Pop!_OS Drive selection options
Pop!_OS Drive selection options

You will be prompted to provide your name and a username for your user. Your username will be the name of your home folder.

Pop!_OS User's Name and username input
Pop!_OS User’s Name and username input

Up next, set a password for your user.

Pop!_OS User password input
Pop!_OS User password input

The final step includes setting up Drive Encryption. If someone has physical access to your computer, your data on the disk can be accessed using a live operating system (like the live USB you created).

The disk encryption prevents that. However, you must never forget the password or you’ll never be able to use the disk again.

It is up to you if you want to encrypt the disk.

04 06 drive encryption options
Pop!_OS Drive Encryption options

The installer will give you three options for encryption.

  • Don’t Encrypt (#1): Does not encrypt your drive. Not recommended for security conscious users
  • Use user password for drive encryption (#2): This will tell the installer to use the same password for your user and for drive encryption. If you use this option, make sure your user has a strong password.
  • Set Password (#3): Use a different password for encrypting drive.

Whichever you choose, the installation should start now. Below is a screenshot showing the installer screen.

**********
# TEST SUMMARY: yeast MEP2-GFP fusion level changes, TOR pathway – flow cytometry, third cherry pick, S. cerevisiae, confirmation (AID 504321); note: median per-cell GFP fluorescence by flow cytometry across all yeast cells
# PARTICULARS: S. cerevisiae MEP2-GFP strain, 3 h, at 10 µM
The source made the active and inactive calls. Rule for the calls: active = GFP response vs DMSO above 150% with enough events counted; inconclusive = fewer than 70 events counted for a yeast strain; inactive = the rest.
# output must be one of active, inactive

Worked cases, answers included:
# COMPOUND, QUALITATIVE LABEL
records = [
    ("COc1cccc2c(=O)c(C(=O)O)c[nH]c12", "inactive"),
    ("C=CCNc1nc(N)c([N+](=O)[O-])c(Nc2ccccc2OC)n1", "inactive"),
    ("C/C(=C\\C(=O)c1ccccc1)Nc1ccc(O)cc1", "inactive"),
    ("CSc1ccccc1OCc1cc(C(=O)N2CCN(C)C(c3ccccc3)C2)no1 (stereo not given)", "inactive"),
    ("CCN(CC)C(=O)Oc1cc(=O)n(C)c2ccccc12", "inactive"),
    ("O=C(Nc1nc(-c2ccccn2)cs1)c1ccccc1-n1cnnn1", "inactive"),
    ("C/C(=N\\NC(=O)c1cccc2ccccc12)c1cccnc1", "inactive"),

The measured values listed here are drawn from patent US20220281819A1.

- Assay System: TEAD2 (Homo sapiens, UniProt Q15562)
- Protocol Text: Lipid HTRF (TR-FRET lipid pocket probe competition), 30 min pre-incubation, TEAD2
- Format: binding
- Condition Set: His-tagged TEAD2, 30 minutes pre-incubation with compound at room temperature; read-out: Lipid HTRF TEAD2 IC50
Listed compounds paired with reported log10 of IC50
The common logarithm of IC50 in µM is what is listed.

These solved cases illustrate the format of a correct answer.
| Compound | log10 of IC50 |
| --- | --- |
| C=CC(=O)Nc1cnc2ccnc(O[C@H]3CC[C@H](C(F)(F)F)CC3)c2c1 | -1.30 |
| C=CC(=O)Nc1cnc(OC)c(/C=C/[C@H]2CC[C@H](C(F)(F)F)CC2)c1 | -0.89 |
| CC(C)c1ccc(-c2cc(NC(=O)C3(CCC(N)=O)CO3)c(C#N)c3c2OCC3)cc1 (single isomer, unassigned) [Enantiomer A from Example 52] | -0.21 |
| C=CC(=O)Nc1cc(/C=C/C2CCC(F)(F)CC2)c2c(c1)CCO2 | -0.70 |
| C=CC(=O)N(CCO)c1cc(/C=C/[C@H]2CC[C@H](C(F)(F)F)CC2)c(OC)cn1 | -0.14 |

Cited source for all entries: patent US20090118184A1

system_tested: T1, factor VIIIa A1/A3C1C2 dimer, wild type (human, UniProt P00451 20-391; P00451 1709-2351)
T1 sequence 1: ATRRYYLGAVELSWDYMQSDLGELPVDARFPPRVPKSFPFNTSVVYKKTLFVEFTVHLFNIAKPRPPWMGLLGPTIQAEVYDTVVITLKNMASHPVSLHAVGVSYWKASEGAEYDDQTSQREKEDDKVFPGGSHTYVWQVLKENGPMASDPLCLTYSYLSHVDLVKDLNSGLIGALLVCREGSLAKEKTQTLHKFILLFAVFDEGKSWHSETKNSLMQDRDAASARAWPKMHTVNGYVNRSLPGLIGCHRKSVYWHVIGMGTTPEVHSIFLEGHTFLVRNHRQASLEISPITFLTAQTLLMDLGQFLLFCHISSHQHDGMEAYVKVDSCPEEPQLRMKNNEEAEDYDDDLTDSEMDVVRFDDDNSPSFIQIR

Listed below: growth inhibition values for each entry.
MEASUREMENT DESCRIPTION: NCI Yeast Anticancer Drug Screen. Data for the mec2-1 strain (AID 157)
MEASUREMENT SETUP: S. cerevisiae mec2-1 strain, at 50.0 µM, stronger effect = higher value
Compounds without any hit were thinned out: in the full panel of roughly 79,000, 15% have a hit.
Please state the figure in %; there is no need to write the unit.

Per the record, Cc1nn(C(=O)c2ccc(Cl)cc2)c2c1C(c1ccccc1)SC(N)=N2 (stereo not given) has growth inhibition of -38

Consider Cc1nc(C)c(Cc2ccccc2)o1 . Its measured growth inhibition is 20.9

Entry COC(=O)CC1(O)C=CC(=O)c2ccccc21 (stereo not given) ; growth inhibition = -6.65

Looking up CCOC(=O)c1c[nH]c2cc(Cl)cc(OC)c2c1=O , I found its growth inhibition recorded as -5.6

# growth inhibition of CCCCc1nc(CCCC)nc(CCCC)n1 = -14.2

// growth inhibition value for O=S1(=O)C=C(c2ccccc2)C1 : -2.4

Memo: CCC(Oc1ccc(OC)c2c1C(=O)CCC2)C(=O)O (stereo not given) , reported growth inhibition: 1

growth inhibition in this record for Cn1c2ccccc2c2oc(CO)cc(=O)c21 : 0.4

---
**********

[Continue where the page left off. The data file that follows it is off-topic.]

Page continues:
Pop!_OS Installation screen, plus log button
Pop!_OS Installation screen, plus log button

Just in case you encounter any error(s) during this step, click on the button placed at the bottom right edge of installer with “$_” (annotated as “Log” in the screenshot above) in it. It is the installer log. Posting a few lines from the bottom of this log should help others from our community forum or any other forums help you diagnose the issue causing installation errors.

Please wait for a few minutes for the installer to finish installing and it will provide you with two options, Reboot or Shut Down. Power off your computer and remove the USB drive.

Congratulations! You just installed Pop!_OS on your computer! Let me know if you face any issues.

About the author
Pratham Patel

Pratham Patel

You will find me tinkering with software until my system crashes. And then I keep on writing about my findings.